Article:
Omni3D’s new Factory 2.0 industrial 3D printer has some powerful features.
The Polish company has been manufacturing an industrial-quality 3D printer for several years now, which we believe they’re using to target Stratasys Fortus customers. The Factory 2.0 machine includes many of the features found in the Fortus equipment, but may have lower operational costs.
While their latest machine iteration includes the same generous 500 x 500 x 500 mm build volume, there are some new features.
One is that the machine now includes explicit heating to 70C. In other words, the machine now includes active heating as opposed to collecting stray heat from the heated print bed. The Factory 2.0 calibrates itself fully automatically.
One new feature is a height-changing extruder. We’ve seen this before on a few select machines, but it is quite useful. When two nozzles are present, it is possible for the inactive nozzle to knock over the print if there happens to be a small amount of material sticking up above the build plane. With Omni3D’s new toolhead, the inactive nozzle is moved slight out of the path to troubles, making printing more reliable.
The internals of the Factory 2.0 have been upgraded to industrial-grade mechanicals. This will have several effects, including better quality prints, longer machine life and increased operational reliability.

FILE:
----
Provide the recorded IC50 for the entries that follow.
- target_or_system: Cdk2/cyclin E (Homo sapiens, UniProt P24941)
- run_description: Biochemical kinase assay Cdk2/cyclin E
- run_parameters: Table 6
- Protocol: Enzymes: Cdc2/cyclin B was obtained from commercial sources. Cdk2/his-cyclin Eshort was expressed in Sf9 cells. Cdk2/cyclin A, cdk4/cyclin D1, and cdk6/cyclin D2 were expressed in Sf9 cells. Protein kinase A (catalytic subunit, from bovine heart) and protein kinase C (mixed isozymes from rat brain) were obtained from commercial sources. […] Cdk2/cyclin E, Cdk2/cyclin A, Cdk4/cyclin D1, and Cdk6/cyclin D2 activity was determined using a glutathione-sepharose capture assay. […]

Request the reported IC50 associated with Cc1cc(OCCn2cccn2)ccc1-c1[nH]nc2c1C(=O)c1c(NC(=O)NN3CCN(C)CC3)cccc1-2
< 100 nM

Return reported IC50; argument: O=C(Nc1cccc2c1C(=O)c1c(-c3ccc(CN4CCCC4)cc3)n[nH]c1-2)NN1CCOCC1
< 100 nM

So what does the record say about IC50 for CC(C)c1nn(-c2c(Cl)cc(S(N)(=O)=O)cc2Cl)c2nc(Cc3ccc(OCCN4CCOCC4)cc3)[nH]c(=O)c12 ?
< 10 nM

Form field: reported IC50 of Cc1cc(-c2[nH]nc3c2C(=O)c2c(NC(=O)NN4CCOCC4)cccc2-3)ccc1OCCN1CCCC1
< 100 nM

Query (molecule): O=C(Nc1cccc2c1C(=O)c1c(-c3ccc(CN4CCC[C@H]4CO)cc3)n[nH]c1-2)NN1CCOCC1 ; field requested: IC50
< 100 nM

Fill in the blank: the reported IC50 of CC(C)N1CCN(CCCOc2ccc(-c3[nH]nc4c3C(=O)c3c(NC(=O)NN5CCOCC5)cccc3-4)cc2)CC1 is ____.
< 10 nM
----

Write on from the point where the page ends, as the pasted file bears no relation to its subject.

They’re also including a networking feature that will allow an organization to effectively manage a small farm of Omni3D printers.
The Factory 2.0 machine is designed to 3D print strong engineering materials. In order to demonstrate the power of these materials, Omni3D arranged to 3D print a small hook made from carbon fiber material support the weight of a complete Omni3D Factory 2.0 printer!
As you can see, this small loop was able to support the 180kg weight of the large printer.
Omni3D also is working towards releasing a new machine in January, the Omni3D Lite. It’s quite similar in structure to the flagship Omni3D Factory 2.0 machine, but it does not have a separate chamber heater and is thus able to 3D print only more basic materials. It’s priced at approximately €12K (US$13.7K).
Omni3D is also introducing their own line of materials. It’s not that they are switching their equipment to accept only proprietary materials; no, the machine will continue to be open to any materials. However, Omni3D will provide precise machine settings to ensure optimum 3D print results when using their own filament products.
This is an approach that is increasingly being used by vendors torn between the precision of controlling the entire process and opening up a machine for experimentation. It’s the best of both worlds.